Who runs the world? Tech.


The future of Github and the impact of data hosting on the industry

During June of last year, one of the largest providers of version control services, Github, was acquired by Microsoft. What repercussions does this have and what is the future of this type of service like? What can we extrapolate from such a decision? To truly understand the questions at hand, we need to focus on what we are storing. Data is vital to all aspects of development, from how we handle it, where we store it, and who we trust with our valuable information. Who has access to it, what law protects it from unwanted use, and what projects can be derived from it. Information has become so critical to us that to keep it secure, we have developed mechanisms to maintain tight control over how we collaborate and store it.

Data hosting services are nothing new, we have had Rapidshare, Megaupload and other companies providing data hosting services for years before Github was a thing. While the services they provide are fundamentally different, they all handle and store data for end users with free and paid hosting paradigms. These free plans were the first step towards the snowball that slowly led the industry to adapt to newer and different approaches to free and paid repository services.

To show or not to show?

GitHub has always had a free storage option, but in the past, that free tier was limited to public repositories, where everyone can see and fork a copy of their hard work. If you were an aspiring developer who wanted to delve into source control early on, the best affordable option was to make your code public. Even after landing your first developer job, when it comes time to move on or work on a side project, you may not want to have your job out there for anyone or your current employer to see and make assumptions. A company that in the past had a free Github account for its source code on serious commercial projects usually had about as much credibility as a three dollar bill.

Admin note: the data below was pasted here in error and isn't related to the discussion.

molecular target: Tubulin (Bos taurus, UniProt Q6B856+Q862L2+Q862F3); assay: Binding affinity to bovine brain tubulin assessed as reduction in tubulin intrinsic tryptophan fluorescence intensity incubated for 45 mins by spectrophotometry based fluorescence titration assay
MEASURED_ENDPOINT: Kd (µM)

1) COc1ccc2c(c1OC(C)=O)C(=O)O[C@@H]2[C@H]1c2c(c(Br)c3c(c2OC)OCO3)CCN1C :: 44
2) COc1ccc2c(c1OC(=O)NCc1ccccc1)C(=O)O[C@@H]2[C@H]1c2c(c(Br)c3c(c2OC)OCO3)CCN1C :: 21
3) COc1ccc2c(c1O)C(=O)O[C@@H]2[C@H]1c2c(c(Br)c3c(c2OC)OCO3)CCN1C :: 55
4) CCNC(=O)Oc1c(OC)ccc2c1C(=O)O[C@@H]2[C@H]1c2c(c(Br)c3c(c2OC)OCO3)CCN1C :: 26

At the end of the day, a deal was almost inevitable, whether it was Google, Apple, or another company within the conglomerate cloud that could have bought Github. So what does it mean when the world’s largest software company buys the world’s largest open source code repository? For starters, it means that Microsoft now has the ability to access the repositories of roughly 28 million developers and organizations. Second, Github suddenly becomes a standard for future companies that want to start with a source control service. Developers won’t settle for less than the bare minimum they get for free, and from our perspective freelance software developers won’t settle for anything more.

That being said, the future holds exciting new plans as these platforms will continue to switch to different pricing plans, now instead of being a hassle for developers and logistics, they will move on to providing different tools along with the hosting service they provide. And on the one hand, I’m curious what we’ll see in the coming years, as we expect more and more companies to sign on to these new plans.


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